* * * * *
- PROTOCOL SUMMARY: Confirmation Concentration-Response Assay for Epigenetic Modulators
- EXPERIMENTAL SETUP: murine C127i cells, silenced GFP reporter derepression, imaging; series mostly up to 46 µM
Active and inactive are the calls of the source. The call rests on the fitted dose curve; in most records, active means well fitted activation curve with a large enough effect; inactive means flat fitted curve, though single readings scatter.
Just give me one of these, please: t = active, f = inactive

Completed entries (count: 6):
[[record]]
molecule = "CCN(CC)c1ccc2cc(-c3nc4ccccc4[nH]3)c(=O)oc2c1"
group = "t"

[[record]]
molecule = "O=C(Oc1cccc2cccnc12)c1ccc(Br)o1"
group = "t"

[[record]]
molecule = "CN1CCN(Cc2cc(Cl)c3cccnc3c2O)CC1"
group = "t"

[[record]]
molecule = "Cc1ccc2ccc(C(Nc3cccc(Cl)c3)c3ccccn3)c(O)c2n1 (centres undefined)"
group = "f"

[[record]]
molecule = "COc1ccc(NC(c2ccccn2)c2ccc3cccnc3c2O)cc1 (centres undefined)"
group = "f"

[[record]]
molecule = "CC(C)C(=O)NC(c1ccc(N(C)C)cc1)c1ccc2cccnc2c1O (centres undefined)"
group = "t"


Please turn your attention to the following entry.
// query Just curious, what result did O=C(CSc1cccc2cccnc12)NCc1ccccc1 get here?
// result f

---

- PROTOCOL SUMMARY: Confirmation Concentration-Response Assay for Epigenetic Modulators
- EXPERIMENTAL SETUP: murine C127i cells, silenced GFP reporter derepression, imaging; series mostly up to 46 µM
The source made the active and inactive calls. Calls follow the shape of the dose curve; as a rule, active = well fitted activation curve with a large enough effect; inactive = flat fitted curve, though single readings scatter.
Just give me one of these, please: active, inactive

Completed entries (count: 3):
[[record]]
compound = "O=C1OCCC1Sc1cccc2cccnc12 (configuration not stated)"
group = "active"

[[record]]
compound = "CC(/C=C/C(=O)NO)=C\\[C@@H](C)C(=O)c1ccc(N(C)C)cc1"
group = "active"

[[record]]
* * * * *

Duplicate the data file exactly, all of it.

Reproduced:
- PROTOCOL SUMMARY: Confirmation Concentration-Response Assay for Epigenetic Modulators
- EXPERIMENTAL SETUP: murine C127i cells, silenced GFP reporter derepression, imaging; series mostly up to 46 µM
Active and inactive are the calls of the source. The call rests on the fitted dose curve; in most records, active means well fitted activation curve with a large enough effect; inactive means flat fitted curve, though single readings scatter.
Just give me one of these, please: t = active, f = inactive

Completed entries (count: 6):
[[record]]
molecule = "CCN(CC)c1ccc2cc(-c3nc4ccccc4[nH]3)c(=O)oc2c1"
group = "t"

[[record]]
molecule = "O=C(Oc1cccc2cccnc12)c1ccc(Br)o1"
group = "t"

[[record]]
molecule = "CN1CCN(Cc2cc(Cl)c3cccnc3c2O)CC1"
group = "t"

[[record]]
molecule = "Cc1ccc2ccc(C(Nc3cccc(Cl)c3)c3ccccn3)c(O)c2n1 (centres undefined)"
group = "f"

[[record]]
molecule = "COc1ccc(NC(c2ccccn2)c2ccc3cccnc3c2O)cc1 (centres undefined)"
group = "f"

[[record]]
molecule = "CC(C)C(=O)NC(c1ccc(N(C)C)cc1)c1ccc2cccnc2c1O (centres undefined)"
group = "t"


Please turn your attention to the following entry.
// query Just curious, what result did O=C(CSc1cccc2cccnc12)NCc1ccccc1 get here?
// result f

---

- PROTOCOL SUMMARY: Confirmation Concentration-Response Assay for Epigenetic Modulators
- EXPERIMENTAL SETUP: murine C127i cells, silenced GFP reporter derepression, imaging; series mostly up to 46 µM
The source made the active and inactive calls. Calls follow the shape of the dose curve; as a rule, active = well fitted activation curve with a large enough effect; inactive = flat fitted curve, though single readings scatter.
Just give me one of these, please: active, inactive

Completed entries (count: 3):
[[record]]
compound = "O=C1OCCC1Sc1cccc2cccnc12 (configuration not stated)"
group = "active"

[[record]]
compound = "CC(/C=C/C(=O)NO)=C\\[C@@H](C)C(=O)c1ccc(N(C)C)cc1"
group = "active"

[[record]]